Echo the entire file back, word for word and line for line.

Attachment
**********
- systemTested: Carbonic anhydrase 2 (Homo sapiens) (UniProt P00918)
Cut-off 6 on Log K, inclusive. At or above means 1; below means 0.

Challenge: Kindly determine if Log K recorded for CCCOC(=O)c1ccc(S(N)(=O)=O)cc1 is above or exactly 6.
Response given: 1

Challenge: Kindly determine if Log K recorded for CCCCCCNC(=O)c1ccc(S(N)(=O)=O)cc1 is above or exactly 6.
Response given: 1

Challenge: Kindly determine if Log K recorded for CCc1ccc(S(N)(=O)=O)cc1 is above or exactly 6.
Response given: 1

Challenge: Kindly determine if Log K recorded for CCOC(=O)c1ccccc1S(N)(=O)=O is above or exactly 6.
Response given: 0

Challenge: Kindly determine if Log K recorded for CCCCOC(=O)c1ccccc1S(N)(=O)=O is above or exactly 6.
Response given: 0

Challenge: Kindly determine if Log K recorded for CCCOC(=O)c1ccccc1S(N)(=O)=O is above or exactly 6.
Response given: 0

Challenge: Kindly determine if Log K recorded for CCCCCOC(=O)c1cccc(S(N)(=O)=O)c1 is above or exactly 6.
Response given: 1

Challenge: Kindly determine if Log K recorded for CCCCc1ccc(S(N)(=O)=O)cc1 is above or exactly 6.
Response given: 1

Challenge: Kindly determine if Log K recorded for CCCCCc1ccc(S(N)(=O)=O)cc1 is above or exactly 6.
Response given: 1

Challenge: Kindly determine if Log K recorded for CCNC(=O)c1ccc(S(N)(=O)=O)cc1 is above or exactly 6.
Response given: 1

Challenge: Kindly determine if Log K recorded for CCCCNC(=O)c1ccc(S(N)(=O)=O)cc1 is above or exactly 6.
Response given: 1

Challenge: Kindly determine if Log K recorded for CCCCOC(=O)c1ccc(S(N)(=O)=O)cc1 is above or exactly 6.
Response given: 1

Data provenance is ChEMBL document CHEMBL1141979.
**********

- systemTested: Carbonic anhydrase 2 (Homo sapiens) (UniProt P00918)
Cut-off 6 on Log K, inclusive. At or above means 1; below means 0.

Challenge: Kindly determine if Log K recorded for CCCOC(=O)c1ccc(S(N)(=O)=O)cc1 is above or exactly 6.
Response given: 1

Challenge: Kindly determine if Log K recorded for CCCCCCNC(=O)c1ccc(S(N)(=O)=O)cc1 is above or exactly 6.
Response given: 1

Challenge: Kindly determine if Log K recorded for CCc1ccc(S(N)(=O)=O)cc1 is above or exactly 6.
Response given: 1

Challenge: Kindly determine if Log K recorded for CCOC(=O)c1ccccc1S(N)(=O)=O is above or exactly 6.
Response given: 0

Challenge: Kindly determine if Log K recorded for CCCCOC(=O)c1ccccc1S(N)(=O)=O is above or exactly 6.
Response given: 0

Challenge: Kindly determine if Log K recorded for CCCOC(=O)c1ccccc1S(N)(=O)=O is above or exactly 6.
Response given: 0

Challenge: Kindly determine if Log K recorded for CCCCCOC(=O)c1cccc(S(N)(=O)=O)c1 is above or exactly 6.
Response given: 1

Challenge: Kindly determine if Log K recorded for CCCCc1ccc(S(N)(=O)=O)cc1 is above or exactly 6.
Response given: 1

Challenge: Kindly determine if Log K recorded for CCCCCc1ccc(S(N)(=O)=O)cc1 is above or exactly 6.
Response given: 1

Challenge: Kindly determine if Log K recorded for CCNC(=O)c1ccc(S(N)(=O)=O)cc1 is above or exactly 6.
Response given: 1

Challenge: Kindly determine if Log K recorded for CCCCNC(=O)c1ccc(S(N)(=O)=O)cc1 is above or exactly 6.
Response given: 1

Challenge: Kindly determine if Log K recorded for CCCCOC(=O)c1ccc(S(N)(=O)=O)cc1 is above or exactly 6.
Response given: 1

Data provenance is ChEMBL document CHEMBL1141979.